It has been less than six weeks since the Supreme Court struck down a key provision of the Voting Rights Act, the landmark law that for five decades has protected this country’s most basic democratic right. But it is already clear that the decision was a disaster. Freed of the obligation to seek federal approval before making changes in their election practices, some states have moved to introduce or restore policies that will make it harder for racial minorities to vote or will dilute their political influence. Meanwhile, as any student of contemporary politics could have predicted, a divided Congress shows no sign of moving quickly to adopt a new formula for federal “pre-clearance” of state election changes that would meet the Supreme Court’s requirements. Although the Voting Rights Act prohibits racial discrimination in voting nationwide, only some states, mostly in the South, had been required to obtain advance approval from the U.S. Department of Justice or a federal judge before they changed their election practices. The problem with that, Chief Justice John G. Roberts Jr. said, was that the formula for deciding which states had to “pre-clear” changes was rooted in data from the 1960s and ’70s and didn’t reflect “current conditions,” notably dramatic increases in minority turnout in Southern states.
Roberts had a point. When Congress was considering an extension of the pre-clearance system in the early 2000s, it could have started from scratch, scrutinizing evidence of voting discrimination and minority turnout in all 50 states before devising a new formula. Instead, Congress focused on whether pre-clearance was still necessary in states that were guilty of egregious misconduct at the time the Voting Rights Act was enacted in 1965. It concluded that pre-clearance had been highly successful in blocking or forestalling discriminatory actions.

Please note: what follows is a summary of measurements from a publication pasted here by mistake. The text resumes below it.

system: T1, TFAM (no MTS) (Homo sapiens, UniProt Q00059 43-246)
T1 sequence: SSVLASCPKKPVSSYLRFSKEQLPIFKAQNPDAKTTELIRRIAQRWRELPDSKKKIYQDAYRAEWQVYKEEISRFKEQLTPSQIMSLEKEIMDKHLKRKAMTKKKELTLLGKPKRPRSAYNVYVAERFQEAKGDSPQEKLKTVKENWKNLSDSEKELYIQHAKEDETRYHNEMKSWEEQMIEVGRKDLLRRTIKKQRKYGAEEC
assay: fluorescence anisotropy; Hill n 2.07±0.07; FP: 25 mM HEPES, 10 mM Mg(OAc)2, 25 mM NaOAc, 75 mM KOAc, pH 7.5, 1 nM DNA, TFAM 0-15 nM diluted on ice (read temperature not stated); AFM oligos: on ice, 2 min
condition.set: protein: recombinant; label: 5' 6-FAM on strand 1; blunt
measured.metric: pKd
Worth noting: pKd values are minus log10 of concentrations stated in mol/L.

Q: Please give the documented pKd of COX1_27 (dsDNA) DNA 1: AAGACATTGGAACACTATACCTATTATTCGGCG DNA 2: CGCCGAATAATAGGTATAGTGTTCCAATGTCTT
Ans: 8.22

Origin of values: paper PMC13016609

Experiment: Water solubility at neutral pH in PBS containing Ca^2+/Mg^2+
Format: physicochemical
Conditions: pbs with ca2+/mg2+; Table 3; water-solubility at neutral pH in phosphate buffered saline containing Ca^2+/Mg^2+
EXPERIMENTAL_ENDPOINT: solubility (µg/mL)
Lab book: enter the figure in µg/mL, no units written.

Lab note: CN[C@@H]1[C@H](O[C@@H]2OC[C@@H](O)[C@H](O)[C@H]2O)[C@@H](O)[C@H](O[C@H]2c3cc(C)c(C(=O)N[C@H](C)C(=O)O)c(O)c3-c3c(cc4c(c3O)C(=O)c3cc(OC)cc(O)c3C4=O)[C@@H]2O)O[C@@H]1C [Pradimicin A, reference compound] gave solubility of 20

Extending the old coverage formula made it easier for representatives and senators, including those from the South, to support reauthorization of pre-clearance. In that sense, the decision to retain the formula was a political one, but it was also well within Congress’ authority under the Constitution to enforce the 14th and 15th Amendments, which guarantee equal protection of the laws and prohibit racial discrimination in voting. The court was wrong to substitute its judgment for that of Congress. And Roberts demonstrated naivete at best in blithely suggesting that Congress could easily revise the pre-clearance requirement to reflect “current conditions.”
Full Article: The voting rights disaster – latimes.com.